Daniel Gafford

Forward Daniel Gafford stands at the free throw line Jan. 12 in the Razorbacks’ 94-88 overtime loss to the LSU Tigers.


Since missing seven free throws against Western Kentucky last month and losing by only one point, the Razorback basketball squad has established free throw shooting as its biggest weakness.

Shooting under 64 percent on the season, Arkansas ranks 324th in free throw percentage among the 351 Division I NCAA basketball teams. They rank dead last in both the SEC and the Power Five conferences as a whole.

For a team whose record was as high as second place in the SEC, according to ESPN rankings, and good enough to beat now ranked No. 25 Indiana, free throws have been incredibly costly as the number of Hog losses increases.

In losses to the University of Texas and Western Kentucky University by a combined three points, the Hogs shot 55 percent from the line, missing 18 total free throws. If they had  a free throw percentage on pace with other SEC teams, the Hogs would have been in a much better position to win and secure a 12-1 start on pace with Duke and Tennessee.

Leading the Hogs in both scoring and minutes played this season, sophomore forward Daniel Gafford has been the biggest concern at the free-throw line, connecting on only 57.7 percent from the charity stripe. Gafford has attempted a team-high 104 free throws this season and has 44 misses.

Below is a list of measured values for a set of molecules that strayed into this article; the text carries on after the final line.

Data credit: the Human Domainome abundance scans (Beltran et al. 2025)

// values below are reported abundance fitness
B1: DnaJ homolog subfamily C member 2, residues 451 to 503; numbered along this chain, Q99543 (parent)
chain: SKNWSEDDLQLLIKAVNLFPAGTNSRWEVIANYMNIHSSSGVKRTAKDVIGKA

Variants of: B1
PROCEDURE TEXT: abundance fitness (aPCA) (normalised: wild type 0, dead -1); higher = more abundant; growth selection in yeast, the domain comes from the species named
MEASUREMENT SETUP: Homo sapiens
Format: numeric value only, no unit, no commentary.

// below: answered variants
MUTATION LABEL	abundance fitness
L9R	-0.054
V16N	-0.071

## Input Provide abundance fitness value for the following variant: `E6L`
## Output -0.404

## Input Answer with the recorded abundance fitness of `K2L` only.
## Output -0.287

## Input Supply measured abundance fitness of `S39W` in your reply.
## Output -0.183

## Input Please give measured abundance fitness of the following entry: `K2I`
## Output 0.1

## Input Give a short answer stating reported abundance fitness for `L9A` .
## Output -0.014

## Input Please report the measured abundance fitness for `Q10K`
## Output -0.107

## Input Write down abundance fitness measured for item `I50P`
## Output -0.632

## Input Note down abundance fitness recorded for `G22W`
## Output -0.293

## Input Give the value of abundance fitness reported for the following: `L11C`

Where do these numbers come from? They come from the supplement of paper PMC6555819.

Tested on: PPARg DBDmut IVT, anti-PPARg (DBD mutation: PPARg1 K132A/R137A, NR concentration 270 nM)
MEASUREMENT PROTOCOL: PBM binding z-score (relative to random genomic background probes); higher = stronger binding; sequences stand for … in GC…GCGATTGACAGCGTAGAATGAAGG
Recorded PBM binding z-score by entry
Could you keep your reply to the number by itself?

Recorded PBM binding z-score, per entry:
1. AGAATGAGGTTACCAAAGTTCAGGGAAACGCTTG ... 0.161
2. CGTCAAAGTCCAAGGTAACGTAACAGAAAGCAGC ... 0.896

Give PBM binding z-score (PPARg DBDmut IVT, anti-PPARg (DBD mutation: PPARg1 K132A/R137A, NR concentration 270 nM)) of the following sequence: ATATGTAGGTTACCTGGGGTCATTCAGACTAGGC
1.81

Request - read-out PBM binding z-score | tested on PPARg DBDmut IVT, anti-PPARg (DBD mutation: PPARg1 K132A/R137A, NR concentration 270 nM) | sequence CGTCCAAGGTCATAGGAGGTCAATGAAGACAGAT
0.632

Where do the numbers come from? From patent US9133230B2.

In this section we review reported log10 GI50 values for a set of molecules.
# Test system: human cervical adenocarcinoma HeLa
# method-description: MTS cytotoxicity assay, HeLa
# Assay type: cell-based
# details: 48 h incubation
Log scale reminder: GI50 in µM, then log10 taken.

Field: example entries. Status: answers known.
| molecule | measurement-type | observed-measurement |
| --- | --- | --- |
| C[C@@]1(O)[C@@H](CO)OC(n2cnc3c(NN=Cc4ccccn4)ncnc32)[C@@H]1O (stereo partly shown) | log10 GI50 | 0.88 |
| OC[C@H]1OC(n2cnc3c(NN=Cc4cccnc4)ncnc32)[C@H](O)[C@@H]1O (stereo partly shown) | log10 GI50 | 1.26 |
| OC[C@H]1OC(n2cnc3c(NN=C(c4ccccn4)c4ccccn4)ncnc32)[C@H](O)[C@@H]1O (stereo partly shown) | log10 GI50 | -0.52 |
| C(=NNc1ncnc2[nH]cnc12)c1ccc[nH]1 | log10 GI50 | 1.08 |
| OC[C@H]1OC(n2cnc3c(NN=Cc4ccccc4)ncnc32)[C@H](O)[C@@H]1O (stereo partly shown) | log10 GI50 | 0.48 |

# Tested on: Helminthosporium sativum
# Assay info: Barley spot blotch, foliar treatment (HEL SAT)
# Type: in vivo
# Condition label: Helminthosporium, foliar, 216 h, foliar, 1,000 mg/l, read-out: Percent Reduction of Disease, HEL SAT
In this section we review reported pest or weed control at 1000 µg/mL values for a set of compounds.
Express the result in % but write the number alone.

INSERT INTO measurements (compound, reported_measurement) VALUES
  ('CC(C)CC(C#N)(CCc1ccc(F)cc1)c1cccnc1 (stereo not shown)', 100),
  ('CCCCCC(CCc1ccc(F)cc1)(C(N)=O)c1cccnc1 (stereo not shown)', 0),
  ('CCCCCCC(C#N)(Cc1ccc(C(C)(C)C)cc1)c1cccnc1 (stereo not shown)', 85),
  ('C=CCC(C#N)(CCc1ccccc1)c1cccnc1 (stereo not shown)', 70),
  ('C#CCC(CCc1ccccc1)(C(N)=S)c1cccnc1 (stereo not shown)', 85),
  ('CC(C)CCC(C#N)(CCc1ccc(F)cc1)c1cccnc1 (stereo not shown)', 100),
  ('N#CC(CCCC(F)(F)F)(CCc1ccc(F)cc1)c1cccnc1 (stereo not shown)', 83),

Gafford’s role as the Razorbacks’ star player at center, a position that most frequently shoots from the paint, there is more pressure on him than others to help raise the Razorbacks’ dismal conversion rate. So far, it is still an improvement over his freshman season, when he converted less than 53 percent of his 161 foul shots.

Individual performance has varied widely throughout the team. Sophomore guard Mason Jones has managed over 81 percent, while freshman forward Reggie Chaney has barely cleared 31 percent.

The Razorbacks will next tip off at home against Missouri Wednesday at 8 p.m.


Elias Weiss is the opinion editor for the Arkansas Traveler, where he worked as a reporter and columnist from 2018-2019. Elias graduated with an AA degree in journalism from Central Piedmont Community College in 2018.

(0) comments

Welcome to the discussion.

Keep it Clean. Please avoid obscene, vulgar, lewd, racist or sexually-oriented language.
Don't Threaten. Threats of harming another person will not be tolerated.
Be Truthful. Don't knowingly lie about anyone or anything.
Be Nice. No racism, sexism or any sort of -ism that is degrading to another person.
Be Proactive. Use the 'Report' link on each comment to let us know of abusive posts.
Share with Us. We'd love to hear eyewitness accounts, the history behind an article.